After my recent post, There's No Place Like Paris, I received a flood of emails (okay, maybe it was only a dozen) from readers begging me to write another piece about Alaska. Sophia Laurent, a faithful follower of On Life, Love and Accidental Adventures, asked me to write about what is good in Alaska and to "be sure to include some of your pictures."
Feeling the benevolent blogger, I went one step further. For Sophia and my legion of inquiring readers (read: eight), I have compiled a list of the Top Nine Things I Love About Alaska. The list includes some of my photographs and lots of warm-fuzzies.
And so, without further ado, here is my list:
Top Nine Things I Love About Alaska (I tried for ten, but after spending several painful hours wracking my brain, I could not think of a final thing to love)
1. Awesome Scenery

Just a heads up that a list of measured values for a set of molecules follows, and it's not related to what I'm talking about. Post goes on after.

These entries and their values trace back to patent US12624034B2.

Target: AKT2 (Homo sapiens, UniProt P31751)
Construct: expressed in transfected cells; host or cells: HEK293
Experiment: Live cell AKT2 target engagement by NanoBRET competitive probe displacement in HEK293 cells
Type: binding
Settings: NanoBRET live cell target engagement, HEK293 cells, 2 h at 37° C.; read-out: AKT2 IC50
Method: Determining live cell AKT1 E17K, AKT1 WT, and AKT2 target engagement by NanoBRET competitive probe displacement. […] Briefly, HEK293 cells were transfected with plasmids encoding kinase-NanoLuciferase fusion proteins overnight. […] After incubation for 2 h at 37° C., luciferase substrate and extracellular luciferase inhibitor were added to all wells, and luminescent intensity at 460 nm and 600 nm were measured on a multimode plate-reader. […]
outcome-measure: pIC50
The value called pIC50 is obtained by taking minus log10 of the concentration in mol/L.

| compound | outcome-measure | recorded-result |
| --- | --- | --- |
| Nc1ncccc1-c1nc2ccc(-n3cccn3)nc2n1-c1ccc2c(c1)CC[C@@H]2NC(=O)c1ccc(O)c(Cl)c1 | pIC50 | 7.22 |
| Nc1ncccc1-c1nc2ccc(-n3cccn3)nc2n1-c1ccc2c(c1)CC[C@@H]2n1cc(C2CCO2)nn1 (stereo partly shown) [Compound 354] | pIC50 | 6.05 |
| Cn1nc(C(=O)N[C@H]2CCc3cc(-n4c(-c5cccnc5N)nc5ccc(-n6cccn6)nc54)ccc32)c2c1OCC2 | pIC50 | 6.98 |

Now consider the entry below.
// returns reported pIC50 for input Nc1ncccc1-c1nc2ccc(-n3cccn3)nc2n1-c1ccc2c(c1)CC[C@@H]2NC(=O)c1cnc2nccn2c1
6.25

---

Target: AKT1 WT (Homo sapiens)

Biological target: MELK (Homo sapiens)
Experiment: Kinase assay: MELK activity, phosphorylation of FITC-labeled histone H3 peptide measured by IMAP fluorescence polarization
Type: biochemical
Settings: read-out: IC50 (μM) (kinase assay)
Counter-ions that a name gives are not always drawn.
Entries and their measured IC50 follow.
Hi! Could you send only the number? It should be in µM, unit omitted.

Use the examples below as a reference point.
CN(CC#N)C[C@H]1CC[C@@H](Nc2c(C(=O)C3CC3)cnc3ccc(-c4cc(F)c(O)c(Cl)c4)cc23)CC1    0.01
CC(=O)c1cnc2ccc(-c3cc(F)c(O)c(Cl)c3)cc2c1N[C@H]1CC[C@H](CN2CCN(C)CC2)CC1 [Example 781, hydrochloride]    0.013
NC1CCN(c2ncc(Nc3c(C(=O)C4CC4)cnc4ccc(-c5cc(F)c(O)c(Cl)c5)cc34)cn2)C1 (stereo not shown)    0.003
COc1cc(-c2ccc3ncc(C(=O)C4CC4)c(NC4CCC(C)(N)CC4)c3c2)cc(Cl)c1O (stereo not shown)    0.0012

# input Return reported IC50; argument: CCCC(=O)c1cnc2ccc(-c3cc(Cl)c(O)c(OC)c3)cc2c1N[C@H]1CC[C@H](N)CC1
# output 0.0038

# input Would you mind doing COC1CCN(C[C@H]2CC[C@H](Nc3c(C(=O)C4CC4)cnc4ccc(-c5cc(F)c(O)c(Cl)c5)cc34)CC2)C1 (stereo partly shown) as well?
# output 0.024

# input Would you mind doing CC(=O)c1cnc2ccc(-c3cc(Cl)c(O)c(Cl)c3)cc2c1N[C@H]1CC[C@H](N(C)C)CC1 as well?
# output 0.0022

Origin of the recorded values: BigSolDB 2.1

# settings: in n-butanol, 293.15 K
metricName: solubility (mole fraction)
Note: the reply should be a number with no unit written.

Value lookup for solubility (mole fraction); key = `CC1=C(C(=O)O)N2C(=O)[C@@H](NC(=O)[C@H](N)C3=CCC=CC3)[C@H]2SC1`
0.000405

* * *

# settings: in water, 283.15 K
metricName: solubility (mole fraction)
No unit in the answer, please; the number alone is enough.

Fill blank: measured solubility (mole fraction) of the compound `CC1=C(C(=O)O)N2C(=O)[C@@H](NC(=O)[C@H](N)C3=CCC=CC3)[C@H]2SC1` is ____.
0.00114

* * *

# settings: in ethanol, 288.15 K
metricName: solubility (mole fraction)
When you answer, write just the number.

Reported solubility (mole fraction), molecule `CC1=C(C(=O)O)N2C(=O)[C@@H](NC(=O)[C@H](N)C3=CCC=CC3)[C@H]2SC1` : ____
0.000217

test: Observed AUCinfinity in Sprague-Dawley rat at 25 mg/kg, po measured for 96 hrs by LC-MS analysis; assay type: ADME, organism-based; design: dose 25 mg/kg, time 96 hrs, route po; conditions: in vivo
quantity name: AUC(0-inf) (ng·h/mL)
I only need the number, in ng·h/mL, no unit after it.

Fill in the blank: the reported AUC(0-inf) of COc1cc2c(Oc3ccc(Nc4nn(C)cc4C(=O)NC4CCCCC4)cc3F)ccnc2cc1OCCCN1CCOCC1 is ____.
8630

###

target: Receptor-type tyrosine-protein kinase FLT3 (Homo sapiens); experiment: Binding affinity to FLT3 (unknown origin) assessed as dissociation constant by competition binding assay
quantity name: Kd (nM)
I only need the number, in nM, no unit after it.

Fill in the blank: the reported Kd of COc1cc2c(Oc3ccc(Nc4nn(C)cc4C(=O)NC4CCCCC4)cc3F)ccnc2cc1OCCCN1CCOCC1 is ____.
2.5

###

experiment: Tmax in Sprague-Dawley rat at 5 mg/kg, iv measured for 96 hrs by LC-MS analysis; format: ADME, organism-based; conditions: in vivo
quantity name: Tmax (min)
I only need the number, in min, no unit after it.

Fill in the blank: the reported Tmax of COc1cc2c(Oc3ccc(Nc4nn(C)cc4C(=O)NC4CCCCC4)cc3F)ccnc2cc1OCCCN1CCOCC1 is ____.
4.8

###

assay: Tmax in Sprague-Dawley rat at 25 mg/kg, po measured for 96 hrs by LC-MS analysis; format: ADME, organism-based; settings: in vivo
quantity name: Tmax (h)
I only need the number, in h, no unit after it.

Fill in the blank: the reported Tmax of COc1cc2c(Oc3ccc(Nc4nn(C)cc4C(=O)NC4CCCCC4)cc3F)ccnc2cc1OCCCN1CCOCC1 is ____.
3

Alaska has majestic mountains, vast skies, clean air, and crystal blue lakes. In the summer, the leaves on the trees and the grass on the ground turns an impossibly bright green. In the winter, everything in nature appears to have been dusted with glitter. It is impossible to visit Alaska and leave doubting God's existence.
2. The Wildlife
Since moving to Alaska, I have watched a grizzly stand in the Russian River and swat at salmon, a fox leap over snowdrifts, and an eagle build a nest. I have watched black bear cubs amble through a field of wildflowers, caribou sprint across the tundra, and Dall sheep clamber up a cliff. I've watched in awe as a pod of beluga whales slowly made their way through the bay and giggled at the silly antics of back-stroking sea otters.
There is an eagle who makes his nest in a tree not too far from my home. Each time I drive by that enormous nest, perched at the top of the tree, I look for the eagle. When he is there, I feel a jolt of excitement. When he is not there, I fret that he met with misfortune.
He was the first "friend" I looked up upon returning to Alaska.
3. Cool, Sunny Days
Although they are few and far between, there are days when the sun is hot and bright and the breeze is cool and refreshing. They are the perfect sort of days for riding a bike or hanging in a hammock.
4. Termination Dust